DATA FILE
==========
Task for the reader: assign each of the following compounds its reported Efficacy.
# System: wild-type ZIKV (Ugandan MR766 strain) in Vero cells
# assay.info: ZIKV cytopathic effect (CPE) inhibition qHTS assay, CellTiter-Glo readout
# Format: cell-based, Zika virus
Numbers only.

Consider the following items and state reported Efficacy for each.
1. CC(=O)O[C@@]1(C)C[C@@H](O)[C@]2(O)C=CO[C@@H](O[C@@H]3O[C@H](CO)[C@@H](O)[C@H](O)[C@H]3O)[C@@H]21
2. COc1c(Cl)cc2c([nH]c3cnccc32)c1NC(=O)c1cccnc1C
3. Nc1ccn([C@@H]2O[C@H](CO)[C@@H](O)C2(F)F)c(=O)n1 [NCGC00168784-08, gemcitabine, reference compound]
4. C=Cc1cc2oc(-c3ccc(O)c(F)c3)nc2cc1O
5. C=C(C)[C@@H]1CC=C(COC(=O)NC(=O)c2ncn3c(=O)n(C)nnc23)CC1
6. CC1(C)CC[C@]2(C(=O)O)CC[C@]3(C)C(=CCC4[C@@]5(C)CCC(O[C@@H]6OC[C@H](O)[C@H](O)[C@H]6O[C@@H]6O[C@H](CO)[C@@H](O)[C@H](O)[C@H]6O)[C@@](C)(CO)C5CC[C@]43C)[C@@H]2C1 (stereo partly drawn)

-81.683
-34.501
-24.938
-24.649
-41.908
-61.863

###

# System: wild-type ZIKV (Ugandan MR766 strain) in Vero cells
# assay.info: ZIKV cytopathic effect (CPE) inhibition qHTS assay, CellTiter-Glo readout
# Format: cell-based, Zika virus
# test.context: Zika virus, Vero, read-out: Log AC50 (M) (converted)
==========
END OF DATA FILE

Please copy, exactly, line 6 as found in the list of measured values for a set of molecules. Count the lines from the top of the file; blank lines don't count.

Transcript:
Consider the following items and state reported Efficacy for each.